[v] Eyad M Salem, Talay Yar, Abdullah O Bamosa, Abdulaziz Al-Quorain, Mohamed I Yasawy, Raed M Alsulaiman, Muhammad A Randhawa. Comparative study of Nigella Sativa and triple therapy in eradication of Helicobacter Pylori in patients with non-ulcer dyspepsia. Saudi J Gastroenterol. 2010 Jul-Sep;16(3):207-14. PMID: 20616418

[vi] Javad Akhondian, Ali Parsa, Hassan Rakhshande. The effect of Nigella sativa L. (black cumin seed) on intractable pediatric seizures. Med Sci Monit. 2007 Dec;13(12):CR555-9. PMID: 18049435

[vii] Farshad Roghani Dehkordi, Amir Farhad Kamkhah. Antihypertensive effect of Nigella sativa seed extract in patients with mild hypertension. Braz J Med Biol Res. 2006 Apr;39(4):421-9. Epub 2006 Apr 3. PMID: 18705755  

[viii] Rana Keyhanmanesh, Mohammad Hossein Boskabady, Mohammad Javad Eslamizadeh, Saeed Khamneh, Mohammad Ali Ebrahimi. The effect of thymoquinone, the main constituent of Nigella sativa on tracheal responsiveness and white blood cell count in lung lavage of sensitized guinea pigs. J Ethnopharmacol. 2009 Oct 29;126(1):102-7. Epub 2009 Aug 8. PMID: 19711253  

[ix] M Dirjomuljono, I Kristyono, R R Tjandrawinata, D Nofiarny. Symptomatic treatment of acute tonsillo-pharyngitis patients with a combination of Nigella sativa and Phyllanthus niruri extract. Int J Clin Pharmacol Ther. 2008 Jun;46(6):295-306. PMID: 18541126

[x] Mohammad H Boskabady, Javad Farhadi. The possible prophylactic effect of Nigella sativa seed aqueous extract on respiratory symptoms and pulmonary function tests on chemical war victims: a randomized, double-blind, placebo-controlled trial. J Altern Complement Med. 2008 Nov;14(9):1137-44. PMID: 18991514  

[xi] Elsayed I Salim, Shoji Fukushima. Chemopreventive potential of volatile oil from black cumin (Nigella sativa L.) seeds against rat colon carcinogenesis. Nutr Cancer. 2003;45(2):195-202. PMID: 12881014  

[xii] Subramanian Raghunandhakumar, Arumugam Paramasivam, Selvam Senthilraja, Chandrasekar Naveenkumar, Selvamani Asokkumar, John Binuclara, Sundaram Jagan, Pandi Anandakumar, Thiruvengadam Devaki. Thymoquinone inhibits cell proliferation through regulation of G1/S phase cell cycle transition in N-nitrosodiethylamine-induced experimental rat hepatocellular carcinoma. 2013 Oct 23;223(1):60-72. doi: 10.1016/j.toxlet.2013.08.018. Epub 2013 Sep 3. PMID:24012840

[xiii] Ehab Abdelfadil, Ya-Hsin Cheng, Da-Tian Bau, Wei-Jen Ting, Li-Mien Chen, Hsi-Hsien Hsu, Yueh-Min Lin, Ray-Jade Chen, Fu-Jenn Tsai, Chang-Hai Tsai, Chih-Yang Huang. Thymoquinone induces apoptosis in oral cancer cells through p38β inhibition  

[xiv] Abdul Hannan, Sidrah Saleem, Saadia Chaudhary, Muhammad Barkaat, Muhammad Usman Arshad. Anti bacterial activity of Nigella sativa against clinical isolates of methicillin resistant Staphylococcus aureus. J Ayub Med Coll Abbottabad. 2008 Jul-Sep;20(3):72-4. PMID: 19610522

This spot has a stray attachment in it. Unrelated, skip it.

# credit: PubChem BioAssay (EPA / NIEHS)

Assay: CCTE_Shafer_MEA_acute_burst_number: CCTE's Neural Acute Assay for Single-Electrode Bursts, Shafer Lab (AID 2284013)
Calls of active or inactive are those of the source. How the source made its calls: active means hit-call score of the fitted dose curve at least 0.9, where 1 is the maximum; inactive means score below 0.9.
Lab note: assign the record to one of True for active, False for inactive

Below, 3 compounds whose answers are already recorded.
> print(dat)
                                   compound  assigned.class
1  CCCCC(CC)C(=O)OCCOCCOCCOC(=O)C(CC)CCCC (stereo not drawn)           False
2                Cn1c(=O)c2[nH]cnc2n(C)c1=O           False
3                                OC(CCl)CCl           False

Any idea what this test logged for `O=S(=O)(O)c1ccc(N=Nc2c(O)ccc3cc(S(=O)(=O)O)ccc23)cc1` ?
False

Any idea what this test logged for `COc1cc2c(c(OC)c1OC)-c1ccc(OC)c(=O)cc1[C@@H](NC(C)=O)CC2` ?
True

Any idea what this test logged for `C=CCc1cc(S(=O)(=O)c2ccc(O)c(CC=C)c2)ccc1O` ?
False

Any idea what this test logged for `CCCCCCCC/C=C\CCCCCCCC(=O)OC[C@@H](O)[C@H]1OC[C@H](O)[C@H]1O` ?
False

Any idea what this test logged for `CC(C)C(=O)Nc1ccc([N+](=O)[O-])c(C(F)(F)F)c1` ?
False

[xv] Sibghatullah Sangi, Shahida P Ahmed, Muhammad Aslam Channa, Muhammad Ashfaq, Shah Murad Mastoi . A new and novel treatment of opioid dependence: Nigella sativa 500 mg. J Ayub Med Coll Abbottabad. 2008 Apr-Jun;20(2):118-24. PMID: 19385474

[xvi] Adem Ahlatci, Abdurahman Kuzhan, Seyithan Taysi, Omer Can Demirtas, Hilal Eryigit Alkis, Mehmet Tarakcioglu, Ali Demirci, Derya Caglayan, Edibe Saricicek, Kadir Cinar. Radiation-modifying abilities of Nigella sativa and Thymoquinone on radiation-induced nitrosative stress in the brain tissue. Phytomedicine. 2013 Nov 21. pii: S0944-7113(13)00432-7. doi: 10.1016/j.phymed.2013.10.023. [Epub ahead of print]  

[xvii] Mohammad Akram Randhawa, Mastour Safar Alghamdi, Subir Kumar Maulik. The effect of thymoquinone, an active component of Nigella sativa, on isoproterenol induced myocardial injury. Pak J Pharm Sci. 2013 Nov;26(6):1215-9.  

[xviii] Ola M Omran. Effects of Thymoquinone on STZ-induced Diabetic Nephropathy: An Immunohistochemical Study. Ultrastruct Pathol. 2013 Oct 17.  

[xix] Ahmet Sahbaz, Firat Ersan, Serdar Aydin. Effect of Nigella sativa oil on postoperative peritoneal adhesion formation. J Obstet Gynaecol Res. 2013 Oct 7. doi: 10.1111/jog.12172.  

[xx] Norsharina Ismail, Maznah Ismail, Musalmah Mazlan, Latiffah Abdul Latiff, Mustapha Umar Imam, Shahid Iqbal, Nur Hanisah Azmi, Siti Aisyah Abd Ghafar, Kim Wei Chan. Thymoquinone Preventsβ-Amyloid Neurotoxicity in Primary Cultured Cerebellar Granule Neurons. 2013 Nov;33(8):1159-69. doi: 10.1007/s10571-013-9982-z. Epub 2013 Oct 8.  

[xxi] Shashi Rajput, B N Prashanth Kumar, Kaushik Kumar Dey, Ipsita Pal, Aditya Parekh, Mahitosh Mandal. Molecular targeting of Akt by thymoquinone promotes G1 arrest through translation inhibition of cyclin D1 and induces apoptosis in breast cancer cells. 2013 Nov 13;93(21):783-90. doi: 10.1016/j.lfs.2013.09.009. Epub 2013 Sep 15. PMID: 24044882  

[xxii] Chern Chiuh Woo, Annie Hsu, Alan Prem Kumar, Gautam Sethi, Kwong Huat Benny Tan. Thymoquinone Inhibits Tumor Growth and Induces Apoptosis in a Breast Cancer Xenograft Mouse Model: The Role of p38 MAPK and ROS. 2013 Oct 2;8(10):e75356. doi: 10.1371/journal.pone.0075356. PMID: 24098377  

[xxiii] A H Alhebshi, A Odawara, M Gotoh, I Suzuki. Thymoquinone protects cultured hippocampal and human induced pluripotent stem cells-derived neurons againstα-synuclein-induced synapse damage. Neurosci Lett. 2013 Sep 27. pii: S0304-3940(13)00873-2. doi: 10.1016/j.neulet.2013.09.049. PMID: 24080376  

[xxiv] Landa Zeenelabdin Ali Salim, Syam Mohan, Rozana Othman, Siddig Ibrahim Abdelwahab, Behnam Kamalidehghan, Bassem Y Sheikh, Mohamed Yousif Ibrahim. Thymoquinone induces mitochondria-mediated apoptosis in acute lymphoblastic leukaemia in vitro. . 2013 Sep 12;18(9):11219-40. doi: 10.3390/molecules180911219. PMID: 24036512

Disclaimer: This article is not intended to provide medical advice, diagnosis or treatment. Views expressed here do not necessarily reflect those of GreenMedInfo or its staff.